Not at all, say others. Belarus has been rocked with protests for months, and for a time it seemed like the government was bound to collapse. This was not a daring act of aggression against the West: it was the desperate act of a regime that knows just how unstable it is, propped up by another regime in Russia that can also feel its time running out.
- Does this incident make it feel less safe to go on flights?
- Is there a moral difference between grounding a passenger flight to capture a dissident journalist, and grounding a presidential plane to capture a whistleblower?
- As a class, act out a press conference in which passengers from the diverted Ryanair flight describe their experience. Choose some people to be passengers and others, journalists.
- You are an ambassador from a European country of your choice. Staying in character, write a short speech condemning the actions of Belarus, then read it out to the person next to you.
Some People Say...
“Despotic governments can stand ‘moral force’ till the cows come home; what they fear is physical force.”George Orwell (1903 – 1950), English novelist
What do you think?
Q & A
- What do we know?
- Most people agree that the world’s dictatorships are becoming bolder. In the early 1990s, dictatorships in the USSR and Eastern Europe collapsed and most were replaced with democracies. Many experts in the West became optimistic that democracy was the final stage of every country’s development. However, in the decades since, dictatorships have gained in power in China, Russia, and the Middle East. Many now think the 21st Century will see a new power struggle between democracy and dictatorship.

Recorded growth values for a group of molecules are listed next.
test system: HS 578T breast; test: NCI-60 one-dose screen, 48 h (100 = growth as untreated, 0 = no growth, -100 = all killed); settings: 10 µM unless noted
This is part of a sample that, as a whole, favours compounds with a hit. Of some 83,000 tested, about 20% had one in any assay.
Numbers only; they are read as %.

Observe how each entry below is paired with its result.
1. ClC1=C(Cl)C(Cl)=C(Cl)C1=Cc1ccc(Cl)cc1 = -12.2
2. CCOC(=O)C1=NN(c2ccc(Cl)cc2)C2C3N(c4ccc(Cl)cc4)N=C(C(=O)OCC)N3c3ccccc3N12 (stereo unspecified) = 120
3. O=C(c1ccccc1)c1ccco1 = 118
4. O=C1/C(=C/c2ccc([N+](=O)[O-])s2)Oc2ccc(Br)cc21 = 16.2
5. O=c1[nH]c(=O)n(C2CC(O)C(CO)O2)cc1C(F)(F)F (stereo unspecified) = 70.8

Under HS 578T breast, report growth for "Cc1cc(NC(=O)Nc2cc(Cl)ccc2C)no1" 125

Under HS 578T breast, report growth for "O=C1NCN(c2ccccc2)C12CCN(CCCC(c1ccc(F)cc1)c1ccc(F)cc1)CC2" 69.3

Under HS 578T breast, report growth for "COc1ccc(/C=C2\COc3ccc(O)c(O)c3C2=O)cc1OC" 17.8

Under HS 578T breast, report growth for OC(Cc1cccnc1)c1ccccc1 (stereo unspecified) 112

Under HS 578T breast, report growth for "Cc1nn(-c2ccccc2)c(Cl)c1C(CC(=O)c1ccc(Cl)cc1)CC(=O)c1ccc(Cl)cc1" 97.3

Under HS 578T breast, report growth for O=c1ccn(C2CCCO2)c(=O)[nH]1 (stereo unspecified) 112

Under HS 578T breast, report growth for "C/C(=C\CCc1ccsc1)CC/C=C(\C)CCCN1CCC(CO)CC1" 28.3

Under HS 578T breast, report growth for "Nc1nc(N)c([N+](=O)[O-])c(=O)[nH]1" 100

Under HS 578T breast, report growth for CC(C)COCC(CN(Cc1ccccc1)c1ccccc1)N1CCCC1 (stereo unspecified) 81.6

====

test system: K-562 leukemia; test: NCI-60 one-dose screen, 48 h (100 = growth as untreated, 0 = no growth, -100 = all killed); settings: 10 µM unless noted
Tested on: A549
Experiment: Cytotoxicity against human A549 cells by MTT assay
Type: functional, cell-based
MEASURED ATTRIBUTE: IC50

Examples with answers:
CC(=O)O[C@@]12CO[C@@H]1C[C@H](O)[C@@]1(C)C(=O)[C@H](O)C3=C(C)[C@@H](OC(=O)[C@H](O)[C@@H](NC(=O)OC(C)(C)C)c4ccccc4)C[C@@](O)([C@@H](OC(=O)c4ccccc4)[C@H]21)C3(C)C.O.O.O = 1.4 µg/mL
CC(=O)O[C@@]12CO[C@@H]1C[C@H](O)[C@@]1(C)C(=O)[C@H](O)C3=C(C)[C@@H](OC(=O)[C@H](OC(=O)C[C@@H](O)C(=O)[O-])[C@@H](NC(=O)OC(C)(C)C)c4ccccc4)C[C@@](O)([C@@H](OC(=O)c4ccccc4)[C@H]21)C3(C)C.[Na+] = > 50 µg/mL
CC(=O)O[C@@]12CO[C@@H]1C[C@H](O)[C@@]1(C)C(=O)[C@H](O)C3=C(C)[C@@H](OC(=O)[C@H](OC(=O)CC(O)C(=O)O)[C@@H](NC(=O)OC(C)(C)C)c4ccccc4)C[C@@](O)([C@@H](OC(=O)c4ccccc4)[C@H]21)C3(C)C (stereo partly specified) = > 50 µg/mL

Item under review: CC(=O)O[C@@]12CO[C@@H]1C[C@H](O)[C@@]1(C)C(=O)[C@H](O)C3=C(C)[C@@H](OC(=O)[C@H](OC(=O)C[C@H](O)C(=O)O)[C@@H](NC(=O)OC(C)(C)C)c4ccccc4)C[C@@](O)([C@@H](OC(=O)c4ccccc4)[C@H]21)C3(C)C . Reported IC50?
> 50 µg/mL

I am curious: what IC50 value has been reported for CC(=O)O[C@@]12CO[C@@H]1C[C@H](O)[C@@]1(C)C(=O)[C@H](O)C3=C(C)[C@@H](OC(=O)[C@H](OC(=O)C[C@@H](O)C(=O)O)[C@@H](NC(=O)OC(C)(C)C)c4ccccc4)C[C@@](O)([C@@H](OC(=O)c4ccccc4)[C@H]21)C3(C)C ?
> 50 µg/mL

- What do we not know?
- There is some debate over what action Europe might take against Belarus. High-ranking officials in Belarus are already under personal financial sanctions, which prevents them from keeping money or assets in other European countries. The EU could impose more sanctions like these, but there is little proof that they are effective against the regime. Trade sanctions on the whole country could put pressure on Lukashenko, but risk rallying Belarusians behind him if they feel the EU is punishing them.
- Flight MH17
- A Malaysian Airlines flight from Amsterdam to Kuala Lumpur shot down over Ukraine in 2014.
- Alexander Lukashenko
- The president of Belarus since the country was founded in 1994. He is sometimes referred to as Europe’s last dictator.
- Formerly a part of the Soviet Union, Belarus gained its independence in 1994.
- The capital city of Lithuania. It is one of the largest and oldest cities in the Baltic region.
- Presidential elections
- Many claimed that the 2020 elections in Belarus were rigged. Protests raged against the government for several months.
- North Atlantic Treaty Organisation. It is a group of 30 nations all committed to defending any member state that comes under attack.
- A false reason given in justification of a course of action.
- Evo Morales
- The socialist president of Bolivia between 2006 and 2019, when he was forced to resign after a disputed election result.
- Edward Snowden
- A former computer intelligence consultant working for the National Security Agency. In 2013, he leaked a dossier revealing the existence of US mass surveillance programmes.